Agencies

[Federal Register Volume 80, Number 211 (Monday, November 2, 2015)]
[Notices]
[Pages 67423-67427]
From the Federal Register Online via the Government Publishing Office [www.gpo.gov]
[FR Doc No: 2015-27820]


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DEPARTMENT OF LABOR

Mine Safety and Health Administration


Petitions for Modification of Application of Existing Mandatory 
Safety Standards

AGENCY: Mine Safety and Health Administration, Labor.

ACTION: Notice.

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SUMMARY: Section 101(c) of the Federal Mine Safety and Health Act of 
1977 and Title 30 of the Code of Federal Regulations Part 44 govern the 
application, processing, and disposition of petitions for modification. 
This notice is a summary of petitions for modification submitted to the 
Mine Safety and Health Administration (MSHA) by the parties listed 
below.

DATES: All comments on the petitions must be received by the MSHA's 
Office of Standards, Regulations, and Variances on or before December 
2, 2015.

ADDRESSES: You may submit your comments, identified by ``docket 
number'' on the subject line, by any of the following methods:
    1. Electronic Mail: zzMSHA-comments@dol.gov. Include the docket 
number of the petition in the subject line of the message.
    2. Facsimile: 202-693-9441.
    3. Regular Mail or Hand Delivery: MSHA, Office of Standards,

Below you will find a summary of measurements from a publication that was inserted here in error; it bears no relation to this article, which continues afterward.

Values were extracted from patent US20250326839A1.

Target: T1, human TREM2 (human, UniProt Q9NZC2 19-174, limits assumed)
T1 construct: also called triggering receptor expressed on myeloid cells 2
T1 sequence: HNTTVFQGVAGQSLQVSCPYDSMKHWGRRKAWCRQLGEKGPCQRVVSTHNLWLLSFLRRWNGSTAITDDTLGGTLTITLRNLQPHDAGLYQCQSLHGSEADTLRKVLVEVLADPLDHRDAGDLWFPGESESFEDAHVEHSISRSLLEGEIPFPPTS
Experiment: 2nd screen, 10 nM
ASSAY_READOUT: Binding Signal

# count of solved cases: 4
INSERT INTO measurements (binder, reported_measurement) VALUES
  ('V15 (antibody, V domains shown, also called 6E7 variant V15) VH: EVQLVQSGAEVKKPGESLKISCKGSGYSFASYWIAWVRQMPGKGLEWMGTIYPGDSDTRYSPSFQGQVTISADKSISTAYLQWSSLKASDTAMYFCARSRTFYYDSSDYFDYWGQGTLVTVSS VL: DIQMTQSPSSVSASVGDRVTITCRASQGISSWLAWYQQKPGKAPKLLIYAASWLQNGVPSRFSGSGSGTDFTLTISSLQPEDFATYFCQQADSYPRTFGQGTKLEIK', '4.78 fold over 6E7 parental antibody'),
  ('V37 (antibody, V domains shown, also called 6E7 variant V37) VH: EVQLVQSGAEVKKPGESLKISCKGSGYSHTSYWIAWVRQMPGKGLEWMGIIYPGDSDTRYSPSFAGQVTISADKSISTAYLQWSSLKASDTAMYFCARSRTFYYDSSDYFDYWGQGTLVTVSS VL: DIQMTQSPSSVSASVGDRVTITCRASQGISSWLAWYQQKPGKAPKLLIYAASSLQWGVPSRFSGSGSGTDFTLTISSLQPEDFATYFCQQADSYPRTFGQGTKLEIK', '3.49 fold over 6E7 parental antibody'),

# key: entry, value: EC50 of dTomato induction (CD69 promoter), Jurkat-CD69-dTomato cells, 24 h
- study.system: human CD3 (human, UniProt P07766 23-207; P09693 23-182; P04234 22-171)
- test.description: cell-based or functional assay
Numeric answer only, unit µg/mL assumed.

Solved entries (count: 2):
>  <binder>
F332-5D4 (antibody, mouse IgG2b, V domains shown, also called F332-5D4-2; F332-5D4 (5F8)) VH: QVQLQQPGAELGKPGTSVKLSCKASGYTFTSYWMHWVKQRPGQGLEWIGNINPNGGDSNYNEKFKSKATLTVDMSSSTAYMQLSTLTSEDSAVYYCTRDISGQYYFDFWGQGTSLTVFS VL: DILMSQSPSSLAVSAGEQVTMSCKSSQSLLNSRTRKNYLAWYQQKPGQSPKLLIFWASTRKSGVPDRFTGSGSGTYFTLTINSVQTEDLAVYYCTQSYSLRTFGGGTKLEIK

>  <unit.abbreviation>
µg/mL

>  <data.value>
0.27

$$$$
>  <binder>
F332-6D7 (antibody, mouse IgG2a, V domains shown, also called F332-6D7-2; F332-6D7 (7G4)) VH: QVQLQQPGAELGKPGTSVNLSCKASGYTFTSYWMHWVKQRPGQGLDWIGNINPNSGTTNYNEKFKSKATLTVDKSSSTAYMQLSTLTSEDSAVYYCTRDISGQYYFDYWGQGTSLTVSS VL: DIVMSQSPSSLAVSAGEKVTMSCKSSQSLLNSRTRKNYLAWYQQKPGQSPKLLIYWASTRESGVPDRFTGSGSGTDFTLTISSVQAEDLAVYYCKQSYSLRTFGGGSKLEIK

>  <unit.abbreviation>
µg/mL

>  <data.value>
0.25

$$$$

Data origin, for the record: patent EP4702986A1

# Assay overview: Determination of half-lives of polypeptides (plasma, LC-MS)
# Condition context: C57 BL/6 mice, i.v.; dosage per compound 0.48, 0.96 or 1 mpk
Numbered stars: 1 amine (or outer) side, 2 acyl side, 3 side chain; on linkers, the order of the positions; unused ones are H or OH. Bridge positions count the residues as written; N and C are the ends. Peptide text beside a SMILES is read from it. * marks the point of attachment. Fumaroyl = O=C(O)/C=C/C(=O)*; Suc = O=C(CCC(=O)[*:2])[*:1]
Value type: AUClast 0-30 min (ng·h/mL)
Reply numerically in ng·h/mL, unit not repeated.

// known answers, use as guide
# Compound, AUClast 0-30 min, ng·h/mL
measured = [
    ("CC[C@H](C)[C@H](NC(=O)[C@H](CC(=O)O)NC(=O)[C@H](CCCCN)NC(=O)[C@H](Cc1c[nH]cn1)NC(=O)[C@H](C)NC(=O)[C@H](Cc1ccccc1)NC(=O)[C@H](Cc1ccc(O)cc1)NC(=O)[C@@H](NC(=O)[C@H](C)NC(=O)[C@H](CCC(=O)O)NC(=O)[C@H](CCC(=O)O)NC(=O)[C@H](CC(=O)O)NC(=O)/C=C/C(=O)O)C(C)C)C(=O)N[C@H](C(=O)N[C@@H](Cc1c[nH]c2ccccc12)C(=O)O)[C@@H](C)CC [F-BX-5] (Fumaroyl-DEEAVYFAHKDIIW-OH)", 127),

Regulations, and Variances, 201 12th Street South, Suite 4E401, 
Arlington, Virginia 22202-5452, Attention: Sheila McConnell, Acting 
Director, Office of Standards, Regulations, and Variances. Persons 
delivering documents are required to check in at the receptionist's 
desk in Suite 4E401. Individuals may inspect copies of the petitions 
and comments during normal business hours at the address listed above.
    MSHA will consider only comments postmarked by the U.S. Postal 
Service or proof of delivery from another delivery service such as UPS 
or Federal Express on or before the deadline for comments.

FOR FURTHER INFORMATION CONTACT: Barbara Barron, Office of Standards,

[[Page 67424]]

Regulations, and Variances at 202-693-9447 (Voice), 
barron.barbara@dol.gov (Email), or 202-693-9441 (Facsimile). [These are 
not toll-free numbers.]

SUPPLEMENTARY INFORMATION:

I. Background

    Section 101(c) of the Federal Mine Safety and Health Act of 1977 
(Mine Act) allows the mine operator or representative of miners to file 
a petition to modify the application of any mandatory safety standard 
to a coal or other mine if the Secretary of Labor determines that:
    1. An alternative method of achieving the result of such standard 
exists which will at all times guarantee no less than the same measure 
of protection afforded the miners of such mine by such standard; or
    2. That the application of such standard to such mine will result 
in a diminution of safety to the miners in such mine.
    In addition, the regulations at 30 CFR 44.10 and 44.11 establish 
the requirements and procedures for filing petitions for modification.

II. Petitions for Modification

    Docket Number: M-2015-004-M.
    Petitioner: Cementation USA, Inc., 10151 Centennial Parkway, Suite 
110, Sandy, Utah 84070.
    Mine: Eagle Mine, MSHA I.D. No. 20-03454, located in Marquette 
County, Michigan.
    Regulation Affected: 30 CFR 57.15031 (Location of self-rescue 
devices).
    Modification Request: The petitioner requests a modification of the 
existing standard to permit the miners at the Eagle Mine to wear 10-
minute Ocenco Self-Contained Self-Rescue (SCSR) Devices on their mine 
belts in tandem with 1-hour SCSRs located on their vehicles, or 
equipment being operated within 500 feet or five minutes walking